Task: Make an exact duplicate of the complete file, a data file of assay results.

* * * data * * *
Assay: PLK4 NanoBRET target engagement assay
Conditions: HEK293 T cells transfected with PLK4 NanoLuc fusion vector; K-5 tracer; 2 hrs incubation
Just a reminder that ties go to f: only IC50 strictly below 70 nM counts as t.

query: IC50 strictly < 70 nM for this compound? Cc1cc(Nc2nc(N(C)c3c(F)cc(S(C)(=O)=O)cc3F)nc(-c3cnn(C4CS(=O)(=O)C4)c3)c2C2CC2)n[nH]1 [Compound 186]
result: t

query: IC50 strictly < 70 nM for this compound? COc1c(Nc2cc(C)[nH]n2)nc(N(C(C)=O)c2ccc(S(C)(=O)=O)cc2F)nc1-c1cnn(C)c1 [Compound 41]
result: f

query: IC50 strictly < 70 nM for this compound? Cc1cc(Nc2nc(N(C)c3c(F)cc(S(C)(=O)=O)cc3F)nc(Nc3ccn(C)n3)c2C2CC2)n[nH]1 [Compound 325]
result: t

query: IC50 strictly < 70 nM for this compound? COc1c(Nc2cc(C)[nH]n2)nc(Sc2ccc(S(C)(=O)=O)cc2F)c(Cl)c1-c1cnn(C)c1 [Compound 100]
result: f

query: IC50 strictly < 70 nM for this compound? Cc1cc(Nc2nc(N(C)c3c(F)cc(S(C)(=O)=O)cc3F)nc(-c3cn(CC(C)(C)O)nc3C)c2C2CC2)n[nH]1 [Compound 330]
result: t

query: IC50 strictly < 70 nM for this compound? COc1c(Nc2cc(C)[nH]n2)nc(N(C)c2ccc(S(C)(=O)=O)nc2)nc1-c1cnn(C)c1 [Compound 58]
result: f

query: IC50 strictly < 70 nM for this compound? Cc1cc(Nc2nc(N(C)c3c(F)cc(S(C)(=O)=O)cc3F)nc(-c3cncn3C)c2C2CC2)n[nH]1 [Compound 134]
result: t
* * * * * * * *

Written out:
Assay: PLK4 NanoBRET target engagement assay
Conditions: HEK293 T cells transfected with PLK4 NanoLuc fusion vector; K-5 tracer; 2 hrs incubation
Just a reminder that ties go to f: only IC50 strictly below 70 nM counts as t.

query: IC50 strictly < 70 nM for this compound? Cc1cc(Nc2nc(N(C)c3c(F)cc(S(C)(=O)=O)cc3F)nc(-c3cnn(C4CS(=O)(=O)C4)c3)c2C2CC2)n[nH]1 [Compound 186]
result: t

query: IC50 strictly < 70 nM for this compound? COc1c(Nc2cc(C)[nH]n2)nc(N(C(C)=O)c2ccc(S(C)(=O)=O)cc2F)nc1-c1cnn(C)c1 [Compound 41]
result: f

query: IC50 strictly < 70 nM for this compound? Cc1cc(Nc2nc(N(C)c3c(F)cc(S(C)(=O)=O)cc3F)nc(Nc3ccn(C)n3)c2C2CC2)n[nH]1 [Compound 325]
result: t

query: IC50 strictly < 70 nM for this compound? COc1c(Nc2cc(C)[nH]n2)nc(Sc2ccc(S(C)(=O)=O)cc2F)c(Cl)c1-c1cnn(C)c1 [Compound 100]
result: f

query: IC50 strictly < 70 nM for this compound? Cc1cc(Nc2nc(N(C)c3c(F)cc(S(C)(=O)=O)cc3F)nc(-c3cn(CC(C)(C)O)nc3C)c2C2CC2)n[nH]1 [Compound 330]
result: t

query: IC50 strictly < 70 nM for this compound? COc1c(Nc2cc(C)[nH]n2)nc(N(C)c2ccc(S(C)(=O)=O)nc2)nc1-c1cnn(C)c1 [Compound 58]
result: f

query: IC50 strictly < 70 nM for this compound? Cc1cc(Nc2nc(N(C)c3c(F)cc(S(C)(=O)=O)cc3F)nc(-c3cncn3C)c2C2CC2)n[nH]1 [Compound 134]
result: t